Let All things now living, a song of thanksgiving, to God our Creator, triumphantly raise. Who fashioned and made us, protected and stayed us, guiding us on to the end of our days. God’s banner is o’r us. Pure light goes before us, a pillar of fire shining forth in the night. ‘Til shadows have vanished, all fearfulness banished, while forward we travel from light into light.
It is sung to a lilting, buoyant hymn tune and speaks of the wonder of God’s good creation—that there’s a place in it for all God’s creatures and that, in the end, God’s way will prevail beyond sadness and fear.
What is one of the defining moments of your life as a Christian?
The defining moment of my Christian journey was during my sophomore year at the College of Wooster on a study-travel seminary to Germany. From late high school through this early college period, I had really “lost my faith” and had been an enthusiastic atheist. I entered a vesper service at a monastery in Hamburg Germany and asked the priest at the door if I could take communion since I was not Catholic. He said simply that if I wanted to, I would not be turned aside. I wanted him to put up a barrier to justify my assumptions about the church, clergy, Catholic doctrine and practice, etc. His non-judgmental welcome opened me to experiencing in that service a re-connection to God. It was I who had been pushing God away; God has been there all along. From somewhere deep in my memory bank came the text: “No one who calls on the name of the Lord will be shamed; all who call on the name of the Lord will be saved.” This was an awakening for me—an inclusion—brought to me in the form of the “other,” a Catholic priest. Wouldn’t he be surprised to know that this Presbyterian minister and now seminary president—this woman—returned to the faith of her birth because of him!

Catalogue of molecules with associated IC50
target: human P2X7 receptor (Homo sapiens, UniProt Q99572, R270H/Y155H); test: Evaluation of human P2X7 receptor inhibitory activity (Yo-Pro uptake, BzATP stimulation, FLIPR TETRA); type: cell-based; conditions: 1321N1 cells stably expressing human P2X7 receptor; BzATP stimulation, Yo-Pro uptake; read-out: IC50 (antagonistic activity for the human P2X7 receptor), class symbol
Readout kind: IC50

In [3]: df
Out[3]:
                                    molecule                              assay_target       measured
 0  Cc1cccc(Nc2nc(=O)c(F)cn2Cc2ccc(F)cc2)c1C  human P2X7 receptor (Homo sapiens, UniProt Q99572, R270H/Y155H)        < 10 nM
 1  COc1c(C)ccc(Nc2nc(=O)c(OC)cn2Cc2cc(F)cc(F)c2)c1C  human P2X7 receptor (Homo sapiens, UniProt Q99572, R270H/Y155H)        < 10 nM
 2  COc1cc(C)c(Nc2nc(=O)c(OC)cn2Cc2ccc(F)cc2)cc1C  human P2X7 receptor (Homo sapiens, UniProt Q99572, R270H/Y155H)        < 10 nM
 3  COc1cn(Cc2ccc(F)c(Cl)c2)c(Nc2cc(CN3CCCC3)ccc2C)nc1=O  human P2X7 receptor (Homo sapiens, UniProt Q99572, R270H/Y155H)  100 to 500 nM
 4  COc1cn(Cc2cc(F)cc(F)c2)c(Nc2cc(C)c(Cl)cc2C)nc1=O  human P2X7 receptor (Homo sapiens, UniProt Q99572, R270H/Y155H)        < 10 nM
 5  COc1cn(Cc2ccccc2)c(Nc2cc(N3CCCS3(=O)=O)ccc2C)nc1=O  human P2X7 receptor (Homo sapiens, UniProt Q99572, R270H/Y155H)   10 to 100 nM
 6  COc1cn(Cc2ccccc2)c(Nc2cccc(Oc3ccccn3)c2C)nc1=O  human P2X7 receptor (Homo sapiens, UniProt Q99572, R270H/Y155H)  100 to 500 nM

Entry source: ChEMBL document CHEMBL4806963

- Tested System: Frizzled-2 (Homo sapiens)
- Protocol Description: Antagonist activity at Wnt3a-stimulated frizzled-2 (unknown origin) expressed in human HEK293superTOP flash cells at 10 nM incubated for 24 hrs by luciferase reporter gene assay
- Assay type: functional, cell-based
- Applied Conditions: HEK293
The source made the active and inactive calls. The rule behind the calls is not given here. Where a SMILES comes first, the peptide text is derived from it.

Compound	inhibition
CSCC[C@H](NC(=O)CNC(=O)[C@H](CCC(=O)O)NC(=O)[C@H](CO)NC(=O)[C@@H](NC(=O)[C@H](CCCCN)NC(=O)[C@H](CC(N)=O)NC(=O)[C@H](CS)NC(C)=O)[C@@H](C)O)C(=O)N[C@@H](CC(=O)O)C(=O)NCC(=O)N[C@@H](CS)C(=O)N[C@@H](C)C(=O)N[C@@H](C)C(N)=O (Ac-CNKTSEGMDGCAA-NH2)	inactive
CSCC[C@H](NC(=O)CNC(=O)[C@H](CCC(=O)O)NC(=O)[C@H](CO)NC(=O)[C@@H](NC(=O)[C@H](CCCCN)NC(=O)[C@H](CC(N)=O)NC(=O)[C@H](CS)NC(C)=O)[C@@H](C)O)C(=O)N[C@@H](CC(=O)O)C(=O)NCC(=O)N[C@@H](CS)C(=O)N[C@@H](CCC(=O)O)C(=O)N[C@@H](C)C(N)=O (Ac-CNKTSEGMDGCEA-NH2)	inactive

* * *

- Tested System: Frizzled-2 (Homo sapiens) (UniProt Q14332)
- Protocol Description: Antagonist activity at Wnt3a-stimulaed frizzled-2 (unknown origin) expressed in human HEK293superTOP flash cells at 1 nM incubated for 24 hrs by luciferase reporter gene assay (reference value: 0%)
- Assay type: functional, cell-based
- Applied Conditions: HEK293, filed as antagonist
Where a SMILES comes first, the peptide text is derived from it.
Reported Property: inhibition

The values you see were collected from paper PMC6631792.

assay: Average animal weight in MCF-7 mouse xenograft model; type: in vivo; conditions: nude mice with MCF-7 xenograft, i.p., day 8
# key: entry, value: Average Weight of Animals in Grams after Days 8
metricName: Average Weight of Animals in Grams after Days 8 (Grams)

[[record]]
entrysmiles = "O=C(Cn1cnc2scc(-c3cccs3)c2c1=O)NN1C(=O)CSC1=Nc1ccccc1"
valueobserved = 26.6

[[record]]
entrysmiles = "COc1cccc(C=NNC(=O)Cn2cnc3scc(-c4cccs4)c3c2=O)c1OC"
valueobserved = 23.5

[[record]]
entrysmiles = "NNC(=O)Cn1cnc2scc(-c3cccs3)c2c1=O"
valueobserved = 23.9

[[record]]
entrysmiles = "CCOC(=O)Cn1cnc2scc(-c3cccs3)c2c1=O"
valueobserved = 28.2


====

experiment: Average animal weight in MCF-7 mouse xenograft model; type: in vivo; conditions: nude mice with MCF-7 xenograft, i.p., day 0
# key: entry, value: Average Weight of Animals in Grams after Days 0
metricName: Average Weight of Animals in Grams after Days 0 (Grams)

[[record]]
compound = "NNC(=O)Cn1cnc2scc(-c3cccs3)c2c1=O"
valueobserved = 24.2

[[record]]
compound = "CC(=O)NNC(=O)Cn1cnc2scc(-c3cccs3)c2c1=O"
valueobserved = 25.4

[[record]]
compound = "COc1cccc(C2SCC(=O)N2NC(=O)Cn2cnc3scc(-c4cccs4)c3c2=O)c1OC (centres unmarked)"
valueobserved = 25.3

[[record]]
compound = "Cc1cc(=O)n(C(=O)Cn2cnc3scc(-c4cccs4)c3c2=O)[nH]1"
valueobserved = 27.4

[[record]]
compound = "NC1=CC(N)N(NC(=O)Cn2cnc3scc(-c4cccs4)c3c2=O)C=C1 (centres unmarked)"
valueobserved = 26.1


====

Do you have a story of a person who embodies Christ’s teachings?
When I was in seminary at Union in NYC over thirty years ago, I did field work at West-Park Presbyterian Church that had ordained LGBT folks as elders and deacons for some time. This was new for me as a Presbyterian child of the South. There was one Deacon named Andy—a beautiful soul both inside and out—who set about his duties of service and care for others in the congregation with such commitment and passion—feeding the hungry, loving the elderly and the lonely and the sick and afraid. It was quite clear to me at that time in the late 70s that Andy was called to ordination as a Deacon, that the Church needed his ministry and that he was the apple of God’s eye!